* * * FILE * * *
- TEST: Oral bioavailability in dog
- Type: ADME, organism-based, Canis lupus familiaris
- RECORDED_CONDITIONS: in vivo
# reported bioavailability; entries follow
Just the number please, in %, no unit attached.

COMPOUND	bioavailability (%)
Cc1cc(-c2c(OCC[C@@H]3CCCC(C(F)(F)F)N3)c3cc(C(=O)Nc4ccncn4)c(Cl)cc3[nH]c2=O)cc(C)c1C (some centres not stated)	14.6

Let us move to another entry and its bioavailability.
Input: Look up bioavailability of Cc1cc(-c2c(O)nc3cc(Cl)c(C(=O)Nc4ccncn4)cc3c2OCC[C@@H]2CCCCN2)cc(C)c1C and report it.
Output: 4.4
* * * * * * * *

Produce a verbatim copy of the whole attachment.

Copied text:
- TEST: Oral bioavailability in dog
- Type: ADME, organism-based, Canis lupus familiaris
- RECORDED_CONDITIONS: in vivo
# reported bioavailability; entries follow
Just the number please, in %, no unit attached.

COMPOUND	bioavailability (%)
Cc1cc(-c2c(OCC[C@@H]3CCCC(C(F)(F)F)N3)c3cc(C(=O)Nc4ccncn4)c(Cl)cc3[nH]c2=O)cc(C)c1C (some centres not stated)	14.6

Let us move to another entry and its bioavailability.
Input: Look up bioavailability of Cc1cc(-c2c(O)nc3cc(Cl)c(C(=O)Nc4ccncn4)cc3c2OCC[C@@H]2CCCCN2)cc(C)c1C and report it.
Output: 4.4